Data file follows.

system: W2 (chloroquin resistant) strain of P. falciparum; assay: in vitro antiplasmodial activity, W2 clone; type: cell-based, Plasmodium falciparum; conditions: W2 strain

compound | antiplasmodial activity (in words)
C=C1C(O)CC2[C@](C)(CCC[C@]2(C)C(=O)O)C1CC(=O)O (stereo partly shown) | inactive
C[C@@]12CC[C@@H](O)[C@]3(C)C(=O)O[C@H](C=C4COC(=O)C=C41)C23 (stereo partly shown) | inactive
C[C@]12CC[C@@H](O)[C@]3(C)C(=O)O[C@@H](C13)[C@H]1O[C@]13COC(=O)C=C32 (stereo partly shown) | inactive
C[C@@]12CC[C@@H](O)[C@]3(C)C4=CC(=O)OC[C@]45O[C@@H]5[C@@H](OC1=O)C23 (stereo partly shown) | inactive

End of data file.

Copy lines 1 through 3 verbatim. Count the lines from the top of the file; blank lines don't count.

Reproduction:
system: W2 (chloroquin resistant) strain of P. falciparum; assay: in vitro antiplasmodial activity, W2 clone; type: cell-based, Plasmodium falciparum; conditions: W2 strain

compound | antiplasmodial activity (in words)
C=C1C(O)CC2[C@](C)(CCC[C@]2(C)C(=O)O)C1CC(=O)O (stereo partly shown) | inactive